Wash your hands with soap and water for at least 20 seconds before eating or handling food. If there’s no source of clean water, bring soap, water and paper.
December 27, 2012 | by
How to Avoid the Unwanted Party Guest: Food Poisoning
As many of us will be traveling with food for different get-togethers this holiday season, it is important to take precautions to protect your family and friends from foodborne illness. NSF International, has developed the tips below to help make sure that food poisoning doesn’t join your party as an unwelcome guest.
Tip #1: Store and transport perishable foods properly.
Put perishable foods such as fruits and salads in individual containers and place them on the bottom of the cooler with ice packs on top. Transport uncooked meats in a separate cooler from ready-to-eat foods, as this prevents cross contamination.
Tip #2: Carry the cooler in the trunk of your vehicle.
Even though it’s cold outside, you should still use a cooler to keep foods at the right temperature and to prevent germs from spreading. If you can, store the cooler in your trunk as that is a colder area – make sure to pack the cooler with extra ice packs if you choose to travel with it inside the car, as you will most likely have your heat on.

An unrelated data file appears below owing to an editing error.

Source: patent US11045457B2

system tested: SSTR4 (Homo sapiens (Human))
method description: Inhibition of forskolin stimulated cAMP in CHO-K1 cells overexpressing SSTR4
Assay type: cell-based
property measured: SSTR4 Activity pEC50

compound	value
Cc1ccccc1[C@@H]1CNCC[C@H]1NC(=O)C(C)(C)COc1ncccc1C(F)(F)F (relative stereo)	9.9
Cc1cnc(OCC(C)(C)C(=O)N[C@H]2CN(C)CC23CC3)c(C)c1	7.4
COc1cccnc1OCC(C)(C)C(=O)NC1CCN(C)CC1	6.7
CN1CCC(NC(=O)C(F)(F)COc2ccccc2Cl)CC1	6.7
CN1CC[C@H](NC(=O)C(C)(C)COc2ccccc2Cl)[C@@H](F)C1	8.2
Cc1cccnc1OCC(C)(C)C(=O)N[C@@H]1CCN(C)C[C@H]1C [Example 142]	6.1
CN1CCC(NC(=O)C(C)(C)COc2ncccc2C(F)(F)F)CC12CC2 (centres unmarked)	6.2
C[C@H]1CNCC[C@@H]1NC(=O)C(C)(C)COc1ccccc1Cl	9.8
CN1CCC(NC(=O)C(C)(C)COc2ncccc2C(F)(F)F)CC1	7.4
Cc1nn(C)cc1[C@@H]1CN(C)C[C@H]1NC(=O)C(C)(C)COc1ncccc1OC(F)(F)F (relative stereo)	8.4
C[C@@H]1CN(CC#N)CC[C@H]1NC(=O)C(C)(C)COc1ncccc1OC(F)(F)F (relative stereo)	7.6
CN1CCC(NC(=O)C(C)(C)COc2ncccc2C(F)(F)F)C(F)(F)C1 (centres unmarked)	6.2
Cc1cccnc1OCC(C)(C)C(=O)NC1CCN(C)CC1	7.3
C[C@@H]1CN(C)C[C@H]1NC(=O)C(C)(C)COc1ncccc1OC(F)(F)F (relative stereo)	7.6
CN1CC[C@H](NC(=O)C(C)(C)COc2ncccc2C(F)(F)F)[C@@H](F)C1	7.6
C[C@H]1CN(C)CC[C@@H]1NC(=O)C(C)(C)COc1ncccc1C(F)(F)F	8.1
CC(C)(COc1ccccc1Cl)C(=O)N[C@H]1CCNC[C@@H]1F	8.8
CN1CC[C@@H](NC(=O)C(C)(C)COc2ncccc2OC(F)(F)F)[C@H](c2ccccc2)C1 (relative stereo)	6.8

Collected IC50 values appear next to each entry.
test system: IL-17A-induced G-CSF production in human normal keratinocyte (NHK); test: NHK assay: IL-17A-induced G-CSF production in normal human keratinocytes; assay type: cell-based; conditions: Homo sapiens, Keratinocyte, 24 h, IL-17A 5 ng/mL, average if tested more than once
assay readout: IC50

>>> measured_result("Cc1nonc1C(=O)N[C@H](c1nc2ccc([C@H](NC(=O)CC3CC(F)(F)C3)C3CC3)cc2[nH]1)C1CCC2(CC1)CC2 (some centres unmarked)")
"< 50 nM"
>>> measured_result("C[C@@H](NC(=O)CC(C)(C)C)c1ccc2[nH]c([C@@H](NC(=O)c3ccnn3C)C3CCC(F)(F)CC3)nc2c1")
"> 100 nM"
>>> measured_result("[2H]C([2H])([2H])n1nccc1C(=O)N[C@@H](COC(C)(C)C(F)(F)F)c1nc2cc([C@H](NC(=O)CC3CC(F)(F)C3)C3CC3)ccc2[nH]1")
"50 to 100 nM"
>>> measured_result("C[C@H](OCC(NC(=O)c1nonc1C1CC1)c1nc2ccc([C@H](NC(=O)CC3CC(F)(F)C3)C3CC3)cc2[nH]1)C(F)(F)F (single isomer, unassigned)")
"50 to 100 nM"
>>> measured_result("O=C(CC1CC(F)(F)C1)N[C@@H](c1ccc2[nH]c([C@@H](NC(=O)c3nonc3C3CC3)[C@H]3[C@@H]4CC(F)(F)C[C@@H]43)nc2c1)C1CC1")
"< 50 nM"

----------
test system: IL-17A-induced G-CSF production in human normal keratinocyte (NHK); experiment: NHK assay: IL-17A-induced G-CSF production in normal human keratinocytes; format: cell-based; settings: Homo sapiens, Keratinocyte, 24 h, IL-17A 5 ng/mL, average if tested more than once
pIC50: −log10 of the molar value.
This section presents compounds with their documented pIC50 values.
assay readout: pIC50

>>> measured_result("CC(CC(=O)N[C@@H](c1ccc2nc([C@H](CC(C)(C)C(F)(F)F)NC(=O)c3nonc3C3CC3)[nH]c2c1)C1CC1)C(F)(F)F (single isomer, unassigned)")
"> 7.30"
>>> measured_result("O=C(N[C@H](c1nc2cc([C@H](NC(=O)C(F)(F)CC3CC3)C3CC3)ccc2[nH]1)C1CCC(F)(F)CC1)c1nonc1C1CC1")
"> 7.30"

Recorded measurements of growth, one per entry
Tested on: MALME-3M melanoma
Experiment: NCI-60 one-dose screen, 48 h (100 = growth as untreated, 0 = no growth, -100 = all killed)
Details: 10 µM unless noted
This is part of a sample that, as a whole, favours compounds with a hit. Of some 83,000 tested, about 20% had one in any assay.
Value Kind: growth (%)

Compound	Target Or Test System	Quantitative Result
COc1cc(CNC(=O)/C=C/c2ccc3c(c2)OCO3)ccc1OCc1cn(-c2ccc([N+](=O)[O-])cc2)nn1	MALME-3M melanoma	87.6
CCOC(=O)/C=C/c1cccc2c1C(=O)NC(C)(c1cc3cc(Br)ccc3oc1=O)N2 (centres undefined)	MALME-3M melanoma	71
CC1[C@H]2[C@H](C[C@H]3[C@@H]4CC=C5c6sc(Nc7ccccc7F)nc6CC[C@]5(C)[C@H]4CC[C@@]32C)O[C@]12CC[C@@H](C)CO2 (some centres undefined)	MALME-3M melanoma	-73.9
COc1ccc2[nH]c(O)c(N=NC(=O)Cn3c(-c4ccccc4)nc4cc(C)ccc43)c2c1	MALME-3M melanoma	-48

Tip #3: Avoid taking dishes to a party that contain uncooked or unpasteurized eggs.
If you plan on making a dish that contains a homemade salad dressing or mayonnaise, use pasteurized eggs or egg products to make these items. Food items containing properly prepared homemade or store-bought mayonnaise need to be kept cold until just before serving.
Tip #4: Don’t prepare food more than one day before your event, unless it is to be frozen.
Cooking foods in advance allows for more opportunities for bacteria to grow. Be sure to reheat pre-cooked foods to at least 165º F before serving.
Tip #5: When bringing and storing appetizers, remember the 1-hour rule.
Appetizers often contain perishable foods, such as cheeses and fruits. Perishable foods should be returned to a refrigerator or cooler if not eaten within two hours. The longer that food has sat out, the more likely harmful bacteria have grown, for this reason the safest option is to throw out leftover appetizers.
Tip #6: Wash hands before eating or handling food.
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